Family identity: Black-white interracial family health experience

Marcia Marie Byrd, Ann E Garwick

Research output: Contribution to journalArticle

15 Scopus citations

Abstract

The purpose of this interpretive descriptive study was to describe how eight Black-White couples with school-aged children constructed their interracial family identity through developmental transitions and interpreted race to their children. Within and across-case data analytic strategies were used to identify commonalities and variations in how Black men and White women in couple relationships formed their family identities over time. Coming together was the core theme described by the Black-White couples as they negotiated the process of forming a family identity. Four major tasks in the construction of interracial family identity emerged: (a) understanding and resolving family of origin chaos and turmoil, (b) transcending Black-White racial history, (c) articulating the interracial family's racial standpoint, and (d) explaining race to biracial children across the developmental stages. The findings guide family nurses in promoting family identity formation as a component of family health within the nurse-family partnership with Black-White mixed-race families.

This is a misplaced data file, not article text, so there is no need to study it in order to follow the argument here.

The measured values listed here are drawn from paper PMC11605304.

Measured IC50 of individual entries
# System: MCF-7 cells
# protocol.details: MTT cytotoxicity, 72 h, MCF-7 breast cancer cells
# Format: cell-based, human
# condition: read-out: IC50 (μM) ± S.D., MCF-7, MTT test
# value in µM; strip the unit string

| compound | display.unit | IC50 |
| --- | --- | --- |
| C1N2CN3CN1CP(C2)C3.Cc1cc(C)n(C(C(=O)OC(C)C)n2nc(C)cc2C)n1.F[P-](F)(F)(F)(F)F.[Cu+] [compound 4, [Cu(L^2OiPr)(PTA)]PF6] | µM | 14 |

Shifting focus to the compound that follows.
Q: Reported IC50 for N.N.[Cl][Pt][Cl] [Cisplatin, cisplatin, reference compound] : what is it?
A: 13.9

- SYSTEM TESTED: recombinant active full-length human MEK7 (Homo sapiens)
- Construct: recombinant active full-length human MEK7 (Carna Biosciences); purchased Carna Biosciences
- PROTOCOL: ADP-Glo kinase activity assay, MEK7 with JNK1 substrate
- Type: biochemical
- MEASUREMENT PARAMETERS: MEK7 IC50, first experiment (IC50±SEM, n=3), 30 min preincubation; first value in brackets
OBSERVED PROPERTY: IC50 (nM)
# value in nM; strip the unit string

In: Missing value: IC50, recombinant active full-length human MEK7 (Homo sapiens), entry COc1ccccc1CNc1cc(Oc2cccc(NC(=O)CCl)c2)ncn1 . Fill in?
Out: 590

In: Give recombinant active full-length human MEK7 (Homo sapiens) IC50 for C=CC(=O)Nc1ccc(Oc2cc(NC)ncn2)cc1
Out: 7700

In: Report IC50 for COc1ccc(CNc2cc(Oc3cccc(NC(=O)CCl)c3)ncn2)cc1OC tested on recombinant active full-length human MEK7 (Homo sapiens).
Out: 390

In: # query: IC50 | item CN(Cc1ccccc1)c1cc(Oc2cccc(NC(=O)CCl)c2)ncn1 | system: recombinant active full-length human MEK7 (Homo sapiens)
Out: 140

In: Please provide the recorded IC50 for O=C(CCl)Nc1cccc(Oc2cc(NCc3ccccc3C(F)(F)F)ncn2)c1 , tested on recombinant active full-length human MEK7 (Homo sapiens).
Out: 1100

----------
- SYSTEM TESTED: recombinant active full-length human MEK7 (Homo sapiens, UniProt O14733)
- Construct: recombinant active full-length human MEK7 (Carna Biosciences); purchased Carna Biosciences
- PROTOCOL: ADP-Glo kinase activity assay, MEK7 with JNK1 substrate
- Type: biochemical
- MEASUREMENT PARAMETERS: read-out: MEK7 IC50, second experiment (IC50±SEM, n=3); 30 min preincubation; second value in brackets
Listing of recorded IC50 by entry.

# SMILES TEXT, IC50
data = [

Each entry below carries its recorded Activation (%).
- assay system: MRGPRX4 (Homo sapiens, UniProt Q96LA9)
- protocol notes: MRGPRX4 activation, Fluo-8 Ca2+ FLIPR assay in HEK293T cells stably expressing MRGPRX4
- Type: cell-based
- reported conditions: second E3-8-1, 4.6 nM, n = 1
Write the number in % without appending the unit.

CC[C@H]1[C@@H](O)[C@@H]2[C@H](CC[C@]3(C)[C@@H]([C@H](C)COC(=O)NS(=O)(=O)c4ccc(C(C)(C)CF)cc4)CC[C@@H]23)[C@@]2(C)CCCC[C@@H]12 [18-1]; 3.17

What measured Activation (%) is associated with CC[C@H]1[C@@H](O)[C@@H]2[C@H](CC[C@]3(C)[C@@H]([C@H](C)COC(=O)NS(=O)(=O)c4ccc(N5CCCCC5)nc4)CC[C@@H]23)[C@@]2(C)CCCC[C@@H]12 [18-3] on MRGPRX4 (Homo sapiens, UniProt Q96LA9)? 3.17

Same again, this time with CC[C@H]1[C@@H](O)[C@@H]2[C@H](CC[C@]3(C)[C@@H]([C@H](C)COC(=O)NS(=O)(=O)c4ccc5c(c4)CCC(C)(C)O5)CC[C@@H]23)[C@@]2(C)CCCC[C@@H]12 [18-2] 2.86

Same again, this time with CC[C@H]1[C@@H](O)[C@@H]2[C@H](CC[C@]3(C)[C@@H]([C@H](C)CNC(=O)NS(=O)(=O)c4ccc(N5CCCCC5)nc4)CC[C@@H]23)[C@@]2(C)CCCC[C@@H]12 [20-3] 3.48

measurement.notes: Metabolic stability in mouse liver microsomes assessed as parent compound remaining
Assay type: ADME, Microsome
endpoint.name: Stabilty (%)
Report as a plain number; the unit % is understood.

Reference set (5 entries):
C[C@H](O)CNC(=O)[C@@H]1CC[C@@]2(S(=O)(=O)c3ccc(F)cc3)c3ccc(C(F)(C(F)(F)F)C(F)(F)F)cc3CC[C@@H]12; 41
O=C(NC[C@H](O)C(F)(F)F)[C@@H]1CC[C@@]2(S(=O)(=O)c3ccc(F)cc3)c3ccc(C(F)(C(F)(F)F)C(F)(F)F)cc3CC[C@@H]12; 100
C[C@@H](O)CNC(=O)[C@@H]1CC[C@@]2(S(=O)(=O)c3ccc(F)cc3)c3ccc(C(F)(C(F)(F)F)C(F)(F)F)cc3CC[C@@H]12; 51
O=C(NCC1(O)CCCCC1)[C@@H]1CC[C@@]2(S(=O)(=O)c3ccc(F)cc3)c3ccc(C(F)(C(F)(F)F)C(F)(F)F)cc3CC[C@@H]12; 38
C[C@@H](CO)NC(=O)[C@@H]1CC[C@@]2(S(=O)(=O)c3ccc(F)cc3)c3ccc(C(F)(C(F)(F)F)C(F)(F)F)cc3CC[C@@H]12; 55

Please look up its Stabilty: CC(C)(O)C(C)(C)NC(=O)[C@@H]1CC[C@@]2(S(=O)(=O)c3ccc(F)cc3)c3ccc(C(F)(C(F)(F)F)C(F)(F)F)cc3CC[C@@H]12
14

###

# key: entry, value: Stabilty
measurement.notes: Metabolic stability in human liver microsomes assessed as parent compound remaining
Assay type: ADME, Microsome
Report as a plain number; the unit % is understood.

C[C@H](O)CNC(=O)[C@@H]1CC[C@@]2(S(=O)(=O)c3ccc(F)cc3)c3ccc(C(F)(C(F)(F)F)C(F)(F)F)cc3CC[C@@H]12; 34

Original languageEnglish (US)
Pages (from-to)22-37
Number of pages16
JournalJournal of Family Nursing
Volume12
Issue number1
DOIs
StatePublished - Feb 1 2006

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Keywords

  • Cultural competence
  • Family health
  • Interracial family
  • Racism

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